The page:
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davidcassell
6th December 2009, 05:03 PM
Hi, as a very new DSLR camera user (I'm used to point and click cheapos) I've been playing with the E-520 that we've just bought. I'm really just getting started - but the photos taken on AUTO that required flash due to low-ish light, well, they've come out really badly. No camera options changed from the default at all, just the standard camera "out of the box". Yet 70% of the time, for photos in low-light, and where the inbuilt flash was used automatically, the photos look too dark and have required manipulation in Picasa or the Olympus software. I've worked out how to change flash intensity but surely I shouldn't have to do this. And the photos I've been taken are just bog standard photos where a point and click would be able to deal with them - family gathering, photo of baby etc. Any ideas what's wrong? Thanks David

Graham_of_Rainham
6th December 2009, 05:15 PM
Almost imposible to answer without seeing the images, and knowing "exactly" what settings were used.

Sometimes the flash will be absorbed by subjects and othertimes reflected, giving completely different exposures. I only use the popup flash in a situation when the FL-50 is not available (travelling light) and I too find that the results can be variable and do require you to take control and set up the exposure to get it the way you want.

I'd advise that you practice a few different setups that approximate to the subject you like to take and adjust setting to get them how you want.

Ian
7th December 2009, 10:49 AM
Graham is right - to diagnose the problem, we really need to see some shots. Metering is probably the key to issues like this. The problem with on-camera flash is that the power of the flash is often concentrated in one area and the meter can be easily confused, ending up with burned out highlights and other parts of the picture looking too dark.

Ian

davidcassell
9th December 2009, 09:05 PM
Graham is right - to diagnose the problem, we really need to see some shots. Metering is probably the key to issues like this. The problem with on-camera flash is that the power of the flash is often concentrated in one area and the meter can be easily confused, ending up with burned out highlights and other parts of the picture looking too dark.

Ian

Thanks for the reply Ian. I can't really post the photos on a public forum but I'll maybe buy a separate flash for this camera. Some photos are excellent, but others are just too dark. Quite unpredictable. Thanks again. David

Mike_in_Germany
11th December 2009, 03:08 PM
Hi David
I'm going to throw my thoughts at you David, as I also own a newish (Aug 09) E-520. My camera had a bad fault (everything froze, turn off-turn on everything ok) sort of fault. Also the pictures above 400 were so very noisy. As I live 100Km south of Hamburg my wife and I spent a great day in the city after dropping the camera into Olympus service depot. After 10 days the camera came back per post, and well it felt like a different machine. In low light David you have two problems, one is the AF and the other is AE. AF is auto-focus, always a problem in low light. For this I use a old but good Sigma 2.8 28-70 mm lens (the lower the value the more light, so a 2.8 would be brighter than a 3.5) and set focus manually (MF). Focus using 'Live View'.

AE is auto-exposure. This is governed by how the camera collects information for the adjustment of the picture brightness, Olympus call this 'Metering'. I have found that (ESP) or digital metering is not so good as 'Centre-Weighted' in low light conditions. ESP collects the light information together with the dark info and then using a complicated mathematical logarithm to measure and fix the light value. Make sure that AEL (AELock) is off. Set the 'Live View AF Mode' in the 'Menu' to 'Imager AF' even though you use 'MF'. This just means that the 'MOS Eye' which is used to take the picture is the one to determine the light factor. Set the 'Gradation' to 'High Key'. Select using they courser keys the shutter and set to 2s delay. Set to aperture mode (A), now you can use the control-wheel knob to adjust your picture. Mount on a tripod, very important as the shutter could stay open for some time. Last thing is 'WB'. You might want to choose another white balance as the 'Auto' one, which I have found to be to red'ish on night shots.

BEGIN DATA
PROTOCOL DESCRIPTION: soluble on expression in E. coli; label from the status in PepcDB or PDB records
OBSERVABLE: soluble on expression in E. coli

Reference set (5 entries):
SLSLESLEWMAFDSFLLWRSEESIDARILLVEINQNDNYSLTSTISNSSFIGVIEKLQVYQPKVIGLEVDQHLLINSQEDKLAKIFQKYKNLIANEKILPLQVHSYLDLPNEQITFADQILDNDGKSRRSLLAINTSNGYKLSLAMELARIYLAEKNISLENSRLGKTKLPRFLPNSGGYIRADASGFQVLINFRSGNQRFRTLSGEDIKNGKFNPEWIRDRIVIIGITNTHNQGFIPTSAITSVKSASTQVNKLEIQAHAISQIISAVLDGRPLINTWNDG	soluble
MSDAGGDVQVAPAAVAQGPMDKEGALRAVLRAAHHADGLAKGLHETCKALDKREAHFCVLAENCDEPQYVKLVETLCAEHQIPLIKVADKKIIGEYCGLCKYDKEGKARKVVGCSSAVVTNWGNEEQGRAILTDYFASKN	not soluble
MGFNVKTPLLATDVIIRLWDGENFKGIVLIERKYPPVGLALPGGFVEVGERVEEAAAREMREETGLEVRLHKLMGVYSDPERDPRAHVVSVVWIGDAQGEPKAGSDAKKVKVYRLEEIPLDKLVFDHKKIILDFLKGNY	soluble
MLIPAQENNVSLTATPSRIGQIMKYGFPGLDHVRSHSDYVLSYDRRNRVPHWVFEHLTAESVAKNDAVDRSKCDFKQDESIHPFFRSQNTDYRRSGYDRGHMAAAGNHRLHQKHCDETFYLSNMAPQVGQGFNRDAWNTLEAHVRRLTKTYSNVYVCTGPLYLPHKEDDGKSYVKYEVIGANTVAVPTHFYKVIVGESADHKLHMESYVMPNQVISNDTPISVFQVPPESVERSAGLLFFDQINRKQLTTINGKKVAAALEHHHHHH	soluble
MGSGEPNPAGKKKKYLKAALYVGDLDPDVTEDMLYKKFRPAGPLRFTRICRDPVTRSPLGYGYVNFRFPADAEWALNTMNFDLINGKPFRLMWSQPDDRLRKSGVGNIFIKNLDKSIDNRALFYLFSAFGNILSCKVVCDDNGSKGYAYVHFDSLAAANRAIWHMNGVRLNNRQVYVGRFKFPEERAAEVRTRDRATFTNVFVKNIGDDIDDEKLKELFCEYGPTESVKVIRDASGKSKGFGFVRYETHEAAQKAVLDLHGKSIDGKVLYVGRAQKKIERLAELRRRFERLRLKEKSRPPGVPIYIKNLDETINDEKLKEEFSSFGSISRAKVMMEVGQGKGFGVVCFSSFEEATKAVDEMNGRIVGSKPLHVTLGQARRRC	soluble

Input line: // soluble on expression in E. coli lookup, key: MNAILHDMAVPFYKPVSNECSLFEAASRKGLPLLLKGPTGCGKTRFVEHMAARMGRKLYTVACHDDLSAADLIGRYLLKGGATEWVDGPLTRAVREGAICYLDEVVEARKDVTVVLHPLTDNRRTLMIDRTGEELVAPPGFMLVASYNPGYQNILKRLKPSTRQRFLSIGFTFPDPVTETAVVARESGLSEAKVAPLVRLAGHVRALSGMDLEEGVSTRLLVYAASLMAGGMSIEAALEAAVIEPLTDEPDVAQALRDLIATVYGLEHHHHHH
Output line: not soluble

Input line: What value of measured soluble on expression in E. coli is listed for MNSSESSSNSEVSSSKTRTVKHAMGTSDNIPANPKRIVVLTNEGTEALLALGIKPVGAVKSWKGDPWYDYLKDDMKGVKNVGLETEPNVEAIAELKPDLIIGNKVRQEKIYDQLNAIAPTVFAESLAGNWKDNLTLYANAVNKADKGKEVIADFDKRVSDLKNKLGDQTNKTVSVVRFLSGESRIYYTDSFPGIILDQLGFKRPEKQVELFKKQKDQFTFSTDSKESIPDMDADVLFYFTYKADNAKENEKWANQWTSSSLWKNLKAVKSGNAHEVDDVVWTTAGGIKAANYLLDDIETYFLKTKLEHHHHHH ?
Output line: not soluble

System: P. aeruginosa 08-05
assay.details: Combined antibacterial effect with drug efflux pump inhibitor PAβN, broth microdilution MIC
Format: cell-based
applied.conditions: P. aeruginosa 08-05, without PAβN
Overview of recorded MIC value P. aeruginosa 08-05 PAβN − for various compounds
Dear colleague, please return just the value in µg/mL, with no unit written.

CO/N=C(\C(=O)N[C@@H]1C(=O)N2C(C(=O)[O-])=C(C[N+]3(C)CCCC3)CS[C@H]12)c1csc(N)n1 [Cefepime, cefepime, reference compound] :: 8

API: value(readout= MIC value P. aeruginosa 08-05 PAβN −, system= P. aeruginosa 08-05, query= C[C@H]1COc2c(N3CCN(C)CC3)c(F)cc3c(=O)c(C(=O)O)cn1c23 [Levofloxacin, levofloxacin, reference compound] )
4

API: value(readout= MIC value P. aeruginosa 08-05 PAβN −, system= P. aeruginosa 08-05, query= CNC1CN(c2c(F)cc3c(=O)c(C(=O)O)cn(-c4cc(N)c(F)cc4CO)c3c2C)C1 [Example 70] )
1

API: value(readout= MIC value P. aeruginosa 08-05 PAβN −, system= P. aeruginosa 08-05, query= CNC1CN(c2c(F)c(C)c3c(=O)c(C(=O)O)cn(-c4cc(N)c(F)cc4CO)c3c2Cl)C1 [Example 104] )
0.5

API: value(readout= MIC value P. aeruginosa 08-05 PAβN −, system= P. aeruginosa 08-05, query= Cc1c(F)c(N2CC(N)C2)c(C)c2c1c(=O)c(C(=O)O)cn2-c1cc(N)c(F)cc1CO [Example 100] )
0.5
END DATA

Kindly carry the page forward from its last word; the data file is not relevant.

You might like to try 'Bracketing' which would give you three pictures, one below and one above the normal brightness. Using these set-ups I have gained some great pictures of an evening capturing the warm glow of evening.

Good luck David

Mike

Ken Lister
11th December 2009, 08:30 PM
Flash exposure metering is likely to be the problem. Once took a flash photo of a mate in his reflective hi-vis bike jacket. Beautifully exposed reflective stripes, the rest was pretty much black!

unileeds
7th September 2010, 01:02 PM
Just my two cents in as well.
1. Try and increase the AUTO ISo limit to 400 from the standard 200 that it comes with. This might get you pics in some low light scenarios without flash.

2. Secondly, the in built flash operates differently when in AUTO mode and differently when in A. M or S modes. I find that in Auto mode, the flash is very harsh and takes no account of any ambient light and will usually light up the focus point. Where as the flash in the A, M, and S modes operates quite more subtly taking into account the ambient light and you will find the pic much much more pleasing to the eye. This is what I have discovered practically.

3. Buy an external flash! I use the Vivitar DF 383, which is good as it has the focusing beam as well.

4. If you dont want 3, invest in a pop-up diffuser. I bought mine for 6 in fleebay!! Very noticable change in the flash performance!

Hoep the above helps!!